Life is never without irony. So, the day after I write up a nice thing on paperwork and goal writing, I discover that I had totally neglected to write goals for a child that I had seen for the eval and an additional session to do the Peabody. I rarely delay documentation and really don't know what I was thinking this time, but it had to be done today since he is on the COTA's schedule next. Must have some kind of treatment plan to begin the collaboration.
In other, crappier, news, we have had more ICU patients than usual. One of them had been doing pretty well and went into a coma. He died yesterday. One had gotten better, moved to the regular unit and even down to the transitional care unit. A few hours after his transfer to the SNF floor, he developed some additional cardiac problems and wound up back in ICU. One has been undergoing very limited treatment, mostly PROM, w/o much progress for 2 weeks or more. One was an outpatient who developed CHF and respiratory failure- her future is bleak.
One of the reasons I went into OT was because I didn't want to be dealing with life and death emergencies. I like my patients to get better, go home, stay out of the hospital. Unfortunately, in the hospital and/or SNF setting, that is not always the case. It's a little morbid, but fairly common, for hospital staff (therapy included) to be regular checkers of the local obituaries. And no matter how uncomfortable it makes us as therapists, there are moments that we do endanger our patients- not knowingly, but still. Several months ago, when I had the patient fall, we didn't know it at the time, but she had developed A-fib and was going into renal failure. She left the SNF floor for ICU no more than a day after we had the fall.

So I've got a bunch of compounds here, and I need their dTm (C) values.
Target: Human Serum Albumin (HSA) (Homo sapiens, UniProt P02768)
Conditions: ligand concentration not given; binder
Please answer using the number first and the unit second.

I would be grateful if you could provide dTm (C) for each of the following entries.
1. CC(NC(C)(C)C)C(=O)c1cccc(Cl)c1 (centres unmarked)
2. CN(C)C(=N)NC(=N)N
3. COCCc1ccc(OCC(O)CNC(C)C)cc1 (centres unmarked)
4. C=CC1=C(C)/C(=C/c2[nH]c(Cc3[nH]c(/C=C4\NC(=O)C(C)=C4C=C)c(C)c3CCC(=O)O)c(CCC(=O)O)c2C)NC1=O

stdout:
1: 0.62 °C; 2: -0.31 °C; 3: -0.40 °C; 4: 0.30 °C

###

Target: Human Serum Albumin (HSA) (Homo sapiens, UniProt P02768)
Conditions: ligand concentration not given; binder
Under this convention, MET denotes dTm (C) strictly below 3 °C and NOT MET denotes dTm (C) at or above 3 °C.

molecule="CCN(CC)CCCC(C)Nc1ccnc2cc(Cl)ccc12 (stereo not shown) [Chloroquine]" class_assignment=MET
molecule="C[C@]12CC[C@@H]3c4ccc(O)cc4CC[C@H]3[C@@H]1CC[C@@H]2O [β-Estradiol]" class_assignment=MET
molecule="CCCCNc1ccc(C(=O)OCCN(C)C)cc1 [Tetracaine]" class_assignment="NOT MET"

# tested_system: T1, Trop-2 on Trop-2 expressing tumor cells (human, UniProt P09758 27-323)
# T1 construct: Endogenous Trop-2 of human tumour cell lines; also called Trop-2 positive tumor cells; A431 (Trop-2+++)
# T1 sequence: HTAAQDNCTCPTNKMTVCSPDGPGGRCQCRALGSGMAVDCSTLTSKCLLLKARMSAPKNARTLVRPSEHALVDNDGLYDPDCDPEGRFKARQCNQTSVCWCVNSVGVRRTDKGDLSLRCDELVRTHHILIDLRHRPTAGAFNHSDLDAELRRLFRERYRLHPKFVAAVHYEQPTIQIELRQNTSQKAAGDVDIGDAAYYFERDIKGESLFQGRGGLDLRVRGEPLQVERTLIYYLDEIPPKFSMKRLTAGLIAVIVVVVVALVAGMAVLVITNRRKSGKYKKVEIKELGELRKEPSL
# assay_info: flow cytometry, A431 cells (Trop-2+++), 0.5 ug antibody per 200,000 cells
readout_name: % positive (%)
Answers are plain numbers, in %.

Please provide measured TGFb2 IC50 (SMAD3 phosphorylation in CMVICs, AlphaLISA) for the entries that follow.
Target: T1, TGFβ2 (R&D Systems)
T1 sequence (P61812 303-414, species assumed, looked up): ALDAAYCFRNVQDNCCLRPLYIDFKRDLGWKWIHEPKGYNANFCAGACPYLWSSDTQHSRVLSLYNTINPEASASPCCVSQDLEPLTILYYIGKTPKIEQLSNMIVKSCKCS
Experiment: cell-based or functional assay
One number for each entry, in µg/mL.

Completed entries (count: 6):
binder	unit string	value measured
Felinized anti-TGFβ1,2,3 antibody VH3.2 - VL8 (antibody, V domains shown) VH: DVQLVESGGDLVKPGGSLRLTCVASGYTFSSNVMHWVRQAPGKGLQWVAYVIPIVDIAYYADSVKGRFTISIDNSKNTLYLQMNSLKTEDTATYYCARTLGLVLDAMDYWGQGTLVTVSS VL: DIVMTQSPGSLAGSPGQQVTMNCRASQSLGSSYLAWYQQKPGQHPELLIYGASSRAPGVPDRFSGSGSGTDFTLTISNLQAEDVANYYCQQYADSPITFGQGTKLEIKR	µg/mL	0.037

Sometimes the only thing standing between you and disaster is an experienced coworker. There's been a number of times when the rehab aide has taken a look at a patient and advised to lay off, or noticed diaphoresis early... she's probably stopped a lot of falls and other problems just from experience and observation skills. Mad props to her- and attention students- don't rule anybody out as a potential teacher. There are a lot times when your masters/doctorate degree doesn't mean a thing next to someone's experienced observations or practical skills they've developed over time. Make friends with these people, they will save you from being an idiot time an again.
One happy ICU story to mix in with all this sad stuff. Mrs. P was a middle age woman admitted w/ anoxic BI. When we first eval'd her, she was quite flat and making slow progress. Then she got bumped into ICU and was unresponsive for several days. Then... we got orders to resume therapy as she moved out to the regular floor. She was showing good memory, emotion, and moving so much better. It was as if she came out of the coma doing much better than when she went in. She's home now, and hopefully continuing to improve. If not, I guess I'll see it in the paper...